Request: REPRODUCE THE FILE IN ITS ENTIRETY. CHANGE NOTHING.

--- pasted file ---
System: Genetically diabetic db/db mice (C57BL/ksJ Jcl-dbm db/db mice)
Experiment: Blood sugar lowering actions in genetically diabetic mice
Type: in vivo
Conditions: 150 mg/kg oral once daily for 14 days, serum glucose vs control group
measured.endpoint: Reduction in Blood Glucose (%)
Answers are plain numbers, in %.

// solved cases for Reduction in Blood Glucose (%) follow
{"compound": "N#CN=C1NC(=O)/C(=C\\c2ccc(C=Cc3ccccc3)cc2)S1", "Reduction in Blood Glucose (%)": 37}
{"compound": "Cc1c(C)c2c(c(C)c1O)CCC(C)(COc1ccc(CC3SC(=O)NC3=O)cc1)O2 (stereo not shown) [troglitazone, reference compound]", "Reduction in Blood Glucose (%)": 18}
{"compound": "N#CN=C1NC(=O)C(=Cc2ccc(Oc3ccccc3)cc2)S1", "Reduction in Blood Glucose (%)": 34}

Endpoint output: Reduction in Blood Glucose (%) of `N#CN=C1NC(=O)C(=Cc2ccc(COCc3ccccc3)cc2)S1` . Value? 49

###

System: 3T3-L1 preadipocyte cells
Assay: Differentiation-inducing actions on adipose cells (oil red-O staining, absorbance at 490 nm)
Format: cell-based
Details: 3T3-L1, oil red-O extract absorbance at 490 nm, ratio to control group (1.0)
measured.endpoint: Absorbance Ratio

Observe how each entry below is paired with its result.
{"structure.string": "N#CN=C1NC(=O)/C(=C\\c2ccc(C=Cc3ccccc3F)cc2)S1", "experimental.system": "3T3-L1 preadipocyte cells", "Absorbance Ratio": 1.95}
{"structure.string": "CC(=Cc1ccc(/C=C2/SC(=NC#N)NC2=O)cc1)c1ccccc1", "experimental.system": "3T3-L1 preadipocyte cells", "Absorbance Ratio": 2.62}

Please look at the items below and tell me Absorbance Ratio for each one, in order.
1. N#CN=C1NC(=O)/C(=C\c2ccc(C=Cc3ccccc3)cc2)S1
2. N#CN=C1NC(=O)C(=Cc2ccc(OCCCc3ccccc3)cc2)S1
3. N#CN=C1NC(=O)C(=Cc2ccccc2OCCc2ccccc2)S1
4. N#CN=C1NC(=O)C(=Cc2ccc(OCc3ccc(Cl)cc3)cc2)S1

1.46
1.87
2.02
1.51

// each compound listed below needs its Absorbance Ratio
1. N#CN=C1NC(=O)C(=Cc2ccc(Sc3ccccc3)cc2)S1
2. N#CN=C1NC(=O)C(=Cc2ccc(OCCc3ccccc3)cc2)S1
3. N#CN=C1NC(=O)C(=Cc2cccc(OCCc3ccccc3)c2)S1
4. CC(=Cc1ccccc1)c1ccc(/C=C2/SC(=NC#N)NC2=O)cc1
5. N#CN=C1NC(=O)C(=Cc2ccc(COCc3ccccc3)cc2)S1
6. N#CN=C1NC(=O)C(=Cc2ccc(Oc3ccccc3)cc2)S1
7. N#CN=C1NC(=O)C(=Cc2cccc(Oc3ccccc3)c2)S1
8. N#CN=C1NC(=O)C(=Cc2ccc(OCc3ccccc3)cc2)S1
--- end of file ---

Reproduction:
System: Genetically diabetic db/db mice (C57BL/ksJ Jcl-dbm db/db mice)
Experiment: Blood sugar lowering actions in genetically diabetic mice
Type: in vivo
Conditions: 150 mg/kg oral once daily for 14 days, serum glucose vs control group
measured.endpoint: Reduction in Blood Glucose (%)
Answers are plain numbers, in %.

// solved cases for Reduction in Blood Glucose (%) follow
{"compound": "N#CN=C1NC(=O)/C(=C\\c2ccc(C=Cc3ccccc3)cc2)S1", "Reduction in Blood Glucose (%)": 37}
{"compound": "Cc1c(C)c2c(c(C)c1O)CCC(C)(COc1ccc(CC3SC(=O)NC3=O)cc1)O2 (stereo not shown) [troglitazone, reference compound]", "Reduction in Blood Glucose (%)": 18}
{"compound": "N#CN=C1NC(=O)C(=Cc2ccc(Oc3ccccc3)cc2)S1", "Reduction in Blood Glucose (%)": 34}

Endpoint output: Reduction in Blood Glucose (%) of `N#CN=C1NC(=O)C(=Cc2ccc(COCc3ccccc3)cc2)S1` . Value? 49

###

System: 3T3-L1 preadipocyte cells
Assay: Differentiation-inducing actions on adipose cells (oil red-O staining, absorbance at 490 nm)
Format: cell-based
Details: 3T3-L1, oil red-O extract absorbance at 490 nm, ratio to control group (1.0)
measured.endpoint: Absorbance Ratio

Observe how each entry below is paired with its result.
{"structure.string": "N#CN=C1NC(=O)/C(=C\\c2ccc(C=Cc3ccccc3F)cc2)S1", "experimental.system": "3T3-L1 preadipocyte cells", "Absorbance Ratio": 1.95}
{"structure.string": "CC(=Cc1ccc(/C=C2/SC(=NC#N)NC2=O)cc1)c1ccccc1", "experimental.system": "3T3-L1 preadipocyte cells", "Absorbance Ratio": 2.62}

Please look at the items below and tell me Absorbance Ratio for each one, in order.
1. N#CN=C1NC(=O)/C(=C\c2ccc(C=Cc3ccccc3)cc2)S1
2. N#CN=C1NC(=O)C(=Cc2ccc(OCCCc3ccccc3)cc2)S1
3. N#CN=C1NC(=O)C(=Cc2ccccc2OCCc2ccccc2)S1
4. N#CN=C1NC(=O)C(=Cc2ccc(OCc3ccc(Cl)cc3)cc2)S1

1.46
1.87
2.02
1.51

// each compound listed below needs its Absorbance Ratio
1. N#CN=C1NC(=O)C(=Cc2ccc(Sc3ccccc3)cc2)S1
2. N#CN=C1NC(=O)C(=Cc2ccc(OCCc3ccccc3)cc2)S1
3. N#CN=C1NC(=O)C(=Cc2cccc(OCCc3ccccc3)c2)S1
4. CC(=Cc1ccccc1)c1ccc(/C=C2/SC(=NC#N)NC2=O)cc1
5. N#CN=C1NC(=O)C(=Cc2ccc(COCc3ccccc3)cc2)S1
6. N#CN=C1NC(=O)C(=Cc2ccc(Oc3ccccc3)cc2)S1
7. N#CN=C1NC(=O)C(=Cc2cccc(Oc3ccccc3)c2)S1
8. N#CN=C1NC(=O)C(=Cc2ccc(OCc3ccccc3)cc2)S1